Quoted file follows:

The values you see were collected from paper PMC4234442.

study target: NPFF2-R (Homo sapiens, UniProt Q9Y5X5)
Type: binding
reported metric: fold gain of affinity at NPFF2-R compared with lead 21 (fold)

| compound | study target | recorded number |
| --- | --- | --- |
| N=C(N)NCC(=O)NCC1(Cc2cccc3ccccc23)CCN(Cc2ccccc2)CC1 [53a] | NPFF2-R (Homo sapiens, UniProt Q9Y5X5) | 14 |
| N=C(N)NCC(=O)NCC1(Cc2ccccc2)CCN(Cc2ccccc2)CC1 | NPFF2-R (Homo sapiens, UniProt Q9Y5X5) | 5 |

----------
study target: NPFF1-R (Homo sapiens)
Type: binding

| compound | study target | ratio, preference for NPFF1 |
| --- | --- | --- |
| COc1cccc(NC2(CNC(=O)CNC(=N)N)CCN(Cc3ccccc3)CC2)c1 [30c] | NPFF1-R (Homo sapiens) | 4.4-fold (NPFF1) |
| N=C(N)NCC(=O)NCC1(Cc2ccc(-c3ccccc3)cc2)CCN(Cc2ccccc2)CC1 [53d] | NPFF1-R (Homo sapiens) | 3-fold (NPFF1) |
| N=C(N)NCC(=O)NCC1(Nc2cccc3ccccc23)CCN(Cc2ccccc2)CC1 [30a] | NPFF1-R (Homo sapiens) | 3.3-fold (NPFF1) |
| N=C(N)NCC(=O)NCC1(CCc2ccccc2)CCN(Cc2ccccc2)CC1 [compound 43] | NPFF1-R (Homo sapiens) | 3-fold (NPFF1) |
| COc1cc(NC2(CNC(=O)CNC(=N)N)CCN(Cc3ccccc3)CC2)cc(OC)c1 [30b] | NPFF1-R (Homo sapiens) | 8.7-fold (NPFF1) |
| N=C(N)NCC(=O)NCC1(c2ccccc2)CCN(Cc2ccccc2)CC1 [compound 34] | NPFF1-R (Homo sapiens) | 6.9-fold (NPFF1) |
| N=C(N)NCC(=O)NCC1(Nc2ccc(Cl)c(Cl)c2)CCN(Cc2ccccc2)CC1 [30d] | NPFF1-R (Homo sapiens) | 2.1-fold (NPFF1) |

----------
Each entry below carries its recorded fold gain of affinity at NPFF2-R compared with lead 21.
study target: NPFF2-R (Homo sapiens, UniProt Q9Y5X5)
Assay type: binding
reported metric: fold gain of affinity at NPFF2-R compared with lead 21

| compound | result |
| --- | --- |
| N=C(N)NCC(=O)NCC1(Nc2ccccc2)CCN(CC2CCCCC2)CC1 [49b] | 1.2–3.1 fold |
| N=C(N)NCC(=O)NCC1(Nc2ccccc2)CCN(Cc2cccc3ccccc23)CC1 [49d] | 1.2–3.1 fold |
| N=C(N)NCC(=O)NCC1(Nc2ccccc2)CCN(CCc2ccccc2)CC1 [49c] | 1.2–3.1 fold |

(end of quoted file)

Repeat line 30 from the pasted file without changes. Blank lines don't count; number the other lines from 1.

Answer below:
| N=C(N)NCC(=O)NCC1(Nc2ccccc2)CCN(CCc2ccccc2)CC1 [49c] | 1.2–3.1 fold |